09/12/2015 06:13 GMT | Updated 08/12/2016 05:12 GMT

A Response to AC Grayling

One of the memorable scenes of the Hunger Games trilogy - before its lacklustre final two-parter - sees Finnick facing the sharp end of Katniss' arrow, at which point he reminds the protagonist to "remember who the real enemy is". As academics and students criticise one another over free speech and insensitivity, this scene seems particularly apt.

AC Grayling, the distinguished philosopher and master of the New College of Humanities, is the latest academic to criticise those advocating 'safe spaces', calling them "whimpering students", and telling them to "grow up or get out of university". The article was a marginally more nuanced version of Richard Dawkins' October Tweet, which urged students needing a safe space to "leave, go home, hug your teddy & suck your thumb until ready for university."

As a philosophy graduate, challenging AC Grayling feels a bit like someone fresh out of acting school criticising Meryl Streep. But what he and Richard Dawkins don't seem to realise is that the ones who need the 'safe spaces' are invariably not the ones protesting. The deeply vulnerable young people - of which there will be no small number in any community of thousands - are the ones who are suffering in silence. They desperately need to be encouraged to seek support, and labelling them immature does not help the cause.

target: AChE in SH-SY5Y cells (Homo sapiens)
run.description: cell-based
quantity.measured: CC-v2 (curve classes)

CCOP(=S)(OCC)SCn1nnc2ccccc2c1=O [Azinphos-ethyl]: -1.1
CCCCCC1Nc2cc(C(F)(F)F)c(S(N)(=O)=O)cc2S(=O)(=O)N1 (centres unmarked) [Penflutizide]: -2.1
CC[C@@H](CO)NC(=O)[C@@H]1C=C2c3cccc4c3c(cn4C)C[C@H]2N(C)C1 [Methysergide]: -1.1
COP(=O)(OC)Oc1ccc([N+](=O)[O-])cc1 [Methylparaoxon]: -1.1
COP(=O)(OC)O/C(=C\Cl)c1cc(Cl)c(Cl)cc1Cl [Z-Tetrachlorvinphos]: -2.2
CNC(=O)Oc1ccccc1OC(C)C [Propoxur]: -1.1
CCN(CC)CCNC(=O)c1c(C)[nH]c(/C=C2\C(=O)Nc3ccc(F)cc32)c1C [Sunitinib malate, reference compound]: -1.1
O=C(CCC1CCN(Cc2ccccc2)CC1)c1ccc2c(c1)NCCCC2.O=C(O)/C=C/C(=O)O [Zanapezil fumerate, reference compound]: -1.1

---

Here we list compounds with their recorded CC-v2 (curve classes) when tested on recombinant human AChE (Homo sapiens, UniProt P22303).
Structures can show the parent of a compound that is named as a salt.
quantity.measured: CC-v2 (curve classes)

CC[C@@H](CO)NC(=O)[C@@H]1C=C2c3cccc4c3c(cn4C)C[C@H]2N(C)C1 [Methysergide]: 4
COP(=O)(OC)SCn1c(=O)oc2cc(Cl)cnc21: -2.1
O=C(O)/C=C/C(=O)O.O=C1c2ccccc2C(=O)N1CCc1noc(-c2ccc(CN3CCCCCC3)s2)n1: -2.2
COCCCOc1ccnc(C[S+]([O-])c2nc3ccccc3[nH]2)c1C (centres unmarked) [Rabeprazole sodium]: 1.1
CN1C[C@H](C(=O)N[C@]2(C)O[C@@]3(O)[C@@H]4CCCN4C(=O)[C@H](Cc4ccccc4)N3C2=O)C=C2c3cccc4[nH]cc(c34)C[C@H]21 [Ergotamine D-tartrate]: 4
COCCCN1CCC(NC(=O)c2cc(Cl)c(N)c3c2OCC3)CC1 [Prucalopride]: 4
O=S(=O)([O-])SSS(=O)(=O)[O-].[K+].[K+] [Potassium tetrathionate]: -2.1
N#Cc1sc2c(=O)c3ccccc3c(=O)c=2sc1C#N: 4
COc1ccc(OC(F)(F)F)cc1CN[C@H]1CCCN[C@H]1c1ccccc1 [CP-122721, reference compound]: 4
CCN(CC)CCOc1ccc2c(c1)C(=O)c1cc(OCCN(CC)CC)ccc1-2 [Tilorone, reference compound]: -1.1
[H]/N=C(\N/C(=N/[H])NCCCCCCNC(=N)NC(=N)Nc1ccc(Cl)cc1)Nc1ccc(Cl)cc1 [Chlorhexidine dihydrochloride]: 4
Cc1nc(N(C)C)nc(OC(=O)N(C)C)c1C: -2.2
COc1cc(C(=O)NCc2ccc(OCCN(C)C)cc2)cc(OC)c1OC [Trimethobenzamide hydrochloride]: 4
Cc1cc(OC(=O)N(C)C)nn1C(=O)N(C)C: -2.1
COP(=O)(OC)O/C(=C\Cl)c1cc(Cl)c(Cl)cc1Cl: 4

Grayling appeals to the need for intellectual courage. This is something that he, like allies Richard Dawkins and Stephen Pinker, are clearly not short of, and a quality that they want to embolden in others - and probably not just for the sake of truth but for wellbeing, too. I was given a copy of Grayling's book The Meaning of Things on my 19th birthday, and it brought consolation during a lonely spell working in the Austrian Alps, and encouraged me to study philosophy at university. Philosophy can lift us out of suffering and anxiety, which is something that Grayling, like newer authors such as Jules Evans, have evangelised to the benefit of many thousands. But turning to philosophy while feeling homesick during a ski season is one thing; doing so when suffering from acute distress or threatening external circumstances is altogether different.

No amount of Plato will fend off personal tragedy, physical assailants, impoverishment, and the myriad of other acute issues that arise on university campuses daily. Whether we accept the fundamentals of Maslow's Hierarchy or not, if we're struggling to survive, physically or materially, then books are not enough. Intellectual courage does not stamp out external threats. It did not save Nietzsche or Seneca from tragedy. Nor did it protect John Keats or Oscar Wilde. And it certainly didn't bring justice for Socrates. If Aristotle can accept that flourishing requires basic external conditions, modern academics, descended from his thought, should be able to do the same.